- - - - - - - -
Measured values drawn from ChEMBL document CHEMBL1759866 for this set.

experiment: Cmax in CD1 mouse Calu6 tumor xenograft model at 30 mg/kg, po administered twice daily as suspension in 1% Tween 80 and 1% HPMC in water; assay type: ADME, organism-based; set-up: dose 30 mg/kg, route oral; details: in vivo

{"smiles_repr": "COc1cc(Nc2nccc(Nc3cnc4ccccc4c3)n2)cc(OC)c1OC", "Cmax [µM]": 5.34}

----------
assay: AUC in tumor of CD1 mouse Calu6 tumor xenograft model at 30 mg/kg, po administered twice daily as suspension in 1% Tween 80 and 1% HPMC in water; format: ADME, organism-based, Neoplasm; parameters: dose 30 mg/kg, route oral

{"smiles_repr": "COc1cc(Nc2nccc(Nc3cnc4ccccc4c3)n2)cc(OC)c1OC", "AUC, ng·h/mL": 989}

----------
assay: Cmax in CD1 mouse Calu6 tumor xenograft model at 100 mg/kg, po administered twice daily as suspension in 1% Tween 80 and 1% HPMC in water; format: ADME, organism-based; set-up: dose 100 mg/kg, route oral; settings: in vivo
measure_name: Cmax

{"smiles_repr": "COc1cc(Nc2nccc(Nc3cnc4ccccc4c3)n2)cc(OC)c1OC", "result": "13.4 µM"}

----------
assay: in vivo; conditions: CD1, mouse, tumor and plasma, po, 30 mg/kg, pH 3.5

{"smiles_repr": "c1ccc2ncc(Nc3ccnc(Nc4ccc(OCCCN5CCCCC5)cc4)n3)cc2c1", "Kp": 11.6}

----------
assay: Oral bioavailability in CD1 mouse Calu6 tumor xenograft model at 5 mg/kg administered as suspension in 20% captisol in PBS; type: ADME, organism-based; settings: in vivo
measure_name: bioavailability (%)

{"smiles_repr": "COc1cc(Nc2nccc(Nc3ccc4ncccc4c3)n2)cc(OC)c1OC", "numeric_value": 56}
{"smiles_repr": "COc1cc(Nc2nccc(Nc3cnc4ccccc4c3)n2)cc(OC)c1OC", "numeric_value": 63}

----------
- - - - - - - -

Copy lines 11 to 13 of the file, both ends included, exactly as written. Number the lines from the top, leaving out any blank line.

----------
assay: in vivo; conditions: CD1, mouse, tumor and plasma, po, 30 mg/kg, pH 3.5

{"smiles_repr": "c1ccc2ncc(Nc3ccnc(Nc4ccc(OCCCN5CCCCC5)cc4)n3)cc2c1", "Kp": 11.6}